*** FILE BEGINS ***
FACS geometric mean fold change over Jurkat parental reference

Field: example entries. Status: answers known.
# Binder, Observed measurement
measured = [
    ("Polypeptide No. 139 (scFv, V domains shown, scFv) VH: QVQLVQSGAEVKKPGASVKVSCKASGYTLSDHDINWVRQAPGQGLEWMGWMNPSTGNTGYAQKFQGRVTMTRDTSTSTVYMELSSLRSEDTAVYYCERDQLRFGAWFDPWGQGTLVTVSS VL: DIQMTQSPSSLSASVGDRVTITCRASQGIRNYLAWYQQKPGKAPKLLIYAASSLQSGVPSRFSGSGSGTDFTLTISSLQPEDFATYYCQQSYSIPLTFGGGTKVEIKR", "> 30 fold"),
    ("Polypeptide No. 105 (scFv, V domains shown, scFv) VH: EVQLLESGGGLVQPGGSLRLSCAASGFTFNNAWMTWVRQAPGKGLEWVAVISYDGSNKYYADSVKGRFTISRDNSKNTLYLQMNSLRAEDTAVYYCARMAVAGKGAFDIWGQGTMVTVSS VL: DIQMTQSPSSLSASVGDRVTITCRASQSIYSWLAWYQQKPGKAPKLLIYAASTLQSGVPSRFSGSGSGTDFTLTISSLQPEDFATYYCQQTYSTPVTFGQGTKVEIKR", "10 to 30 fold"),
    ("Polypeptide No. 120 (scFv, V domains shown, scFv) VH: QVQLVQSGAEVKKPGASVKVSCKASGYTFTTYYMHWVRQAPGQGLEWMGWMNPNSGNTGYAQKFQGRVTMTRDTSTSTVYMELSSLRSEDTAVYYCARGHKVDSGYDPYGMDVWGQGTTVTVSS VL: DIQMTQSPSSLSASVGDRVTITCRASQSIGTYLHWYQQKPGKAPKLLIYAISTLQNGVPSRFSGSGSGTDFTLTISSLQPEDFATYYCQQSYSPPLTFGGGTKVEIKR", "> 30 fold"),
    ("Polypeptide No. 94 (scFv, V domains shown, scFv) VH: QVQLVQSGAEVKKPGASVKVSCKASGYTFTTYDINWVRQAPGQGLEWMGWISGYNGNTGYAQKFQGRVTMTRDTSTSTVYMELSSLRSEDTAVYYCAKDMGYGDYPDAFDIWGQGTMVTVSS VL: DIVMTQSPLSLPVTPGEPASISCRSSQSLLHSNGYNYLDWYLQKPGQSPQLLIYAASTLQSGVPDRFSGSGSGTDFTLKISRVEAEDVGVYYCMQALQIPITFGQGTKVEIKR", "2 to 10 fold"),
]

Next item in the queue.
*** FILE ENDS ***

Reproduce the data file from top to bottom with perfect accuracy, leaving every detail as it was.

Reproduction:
FACS geometric mean fold change over Jurkat parental reference

Field: example entries. Status: answers known.
# Binder, Observed measurement
measured = [
    ("Polypeptide No. 139 (scFv, V domains shown, scFv) VH: QVQLVQSGAEVKKPGASVKVSCKASGYTLSDHDINWVRQAPGQGLEWMGWMNPSTGNTGYAQKFQGRVTMTRDTSTSTVYMELSSLRSEDTAVYYCERDQLRFGAWFDPWGQGTLVTVSS VL: DIQMTQSPSSLSASVGDRVTITCRASQGIRNYLAWYQQKPGKAPKLLIYAASSLQSGVPSRFSGSGSGTDFTLTISSLQPEDFATYYCQQSYSIPLTFGGGTKVEIKR", "> 30 fold"),
    ("Polypeptide No. 105 (scFv, V domains shown, scFv) VH: EVQLLESGGGLVQPGGSLRLSCAASGFTFNNAWMTWVRQAPGKGLEWVAVISYDGSNKYYADSVKGRFTISRDNSKNTLYLQMNSLRAEDTAVYYCARMAVAGKGAFDIWGQGTMVTVSS VL: DIQMTQSPSSLSASVGDRVTITCRASQSIYSWLAWYQQKPGKAPKLLIYAASTLQSGVPSRFSGSGSGTDFTLTISSLQPEDFATYYCQQTYSTPVTFGQGTKVEIKR", "10 to 30 fold"),
    ("Polypeptide No. 120 (scFv, V domains shown, scFv) VH: QVQLVQSGAEVKKPGASVKVSCKASGYTFTTYYMHWVRQAPGQGLEWMGWMNPNSGNTGYAQKFQGRVTMTRDTSTSTVYMELSSLRSEDTAVYYCARGHKVDSGYDPYGMDVWGQGTTVTVSS VL: DIQMTQSPSSLSASVGDRVTITCRASQSIGTYLHWYQQKPGKAPKLLIYAISTLQNGVPSRFSGSGSGTDFTLTISSLQPEDFATYYCQQSYSPPLTFGGGTKVEIKR", "> 30 fold"),
    ("Polypeptide No. 94 (scFv, V domains shown, scFv) VH: QVQLVQSGAEVKKPGASVKVSCKASGYTFTTYDINWVRQAPGQGLEWMGWISGYNGNTGYAQKFQGRVTMTRDTSTSTVYMELSSLRSEDTAVYYCAKDMGYGDYPDAFDIWGQGTMVTVSS VL: DIVMTQSPLSLPVTPGEPASISCRSSQSLLHSNGYNYLDWYLQKPGQSPQLLIYAASTLQSGVPDRFSGSGSGTDFTLKISRVEAEDVGVYYCMQALQIPITFGQGTKVEIKR", "2 to 10 fold"),
]

Next item in the queue.